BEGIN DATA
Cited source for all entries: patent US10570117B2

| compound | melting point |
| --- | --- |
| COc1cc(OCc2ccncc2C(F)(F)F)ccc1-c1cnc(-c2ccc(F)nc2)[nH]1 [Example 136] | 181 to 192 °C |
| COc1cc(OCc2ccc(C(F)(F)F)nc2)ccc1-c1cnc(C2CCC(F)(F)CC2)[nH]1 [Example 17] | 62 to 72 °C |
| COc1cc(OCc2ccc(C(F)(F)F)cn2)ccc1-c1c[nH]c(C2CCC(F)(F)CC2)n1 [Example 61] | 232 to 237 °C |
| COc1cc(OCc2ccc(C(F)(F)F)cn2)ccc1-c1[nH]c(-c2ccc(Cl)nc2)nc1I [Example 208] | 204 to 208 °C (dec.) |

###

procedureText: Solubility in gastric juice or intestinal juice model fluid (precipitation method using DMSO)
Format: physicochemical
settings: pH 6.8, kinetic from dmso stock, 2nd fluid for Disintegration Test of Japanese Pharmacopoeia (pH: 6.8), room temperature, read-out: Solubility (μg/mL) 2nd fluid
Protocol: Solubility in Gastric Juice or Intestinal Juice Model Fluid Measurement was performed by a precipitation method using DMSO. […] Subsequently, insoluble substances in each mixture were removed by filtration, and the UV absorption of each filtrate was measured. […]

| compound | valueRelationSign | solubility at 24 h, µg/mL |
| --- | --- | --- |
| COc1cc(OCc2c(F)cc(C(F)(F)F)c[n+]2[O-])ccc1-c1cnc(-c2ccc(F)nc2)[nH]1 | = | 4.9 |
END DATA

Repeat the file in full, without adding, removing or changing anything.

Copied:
Cited source for all entries: patent US10570117B2

| compound | melting point |
| --- | --- |
| COc1cc(OCc2ccncc2C(F)(F)F)ccc1-c1cnc(-c2ccc(F)nc2)[nH]1 [Example 136] | 181 to 192 °C |
| COc1cc(OCc2ccc(C(F)(F)F)nc2)ccc1-c1cnc(C2CCC(F)(F)CC2)[nH]1 [Example 17] | 62 to 72 °C |
| COc1cc(OCc2ccc(C(F)(F)F)cn2)ccc1-c1c[nH]c(C2CCC(F)(F)CC2)n1 [Example 61] | 232 to 237 °C |
| COc1cc(OCc2ccc(C(F)(F)F)cn2)ccc1-c1[nH]c(-c2ccc(Cl)nc2)nc1I [Example 208] | 204 to 208 °C (dec.) |

###

procedureText: Solubility in gastric juice or intestinal juice model fluid (precipitation method using DMSO)
Format: physicochemical
settings: pH 6.8, kinetic from dmso stock, 2nd fluid for Disintegration Test of Japanese Pharmacopoeia (pH: 6.8), room temperature, read-out: Solubility (μg/mL) 2nd fluid
Protocol: Solubility in Gastric Juice or Intestinal Juice Model Fluid Measurement was performed by a precipitation method using DMSO. […] Subsequently, insoluble substances in each mixture were removed by filtration, and the UV absorption of each filtrate was measured. […]

| compound | valueRelationSign | solubility at 24 h, µg/mL |
| --- | --- | --- |
| COc1cc(OCc2c(F)cc(C(F)(F)F)c[n+]2[O-])ccc1-c1cnc(-c2ccc(F)nc2)[nH]1 | = | 4.9 |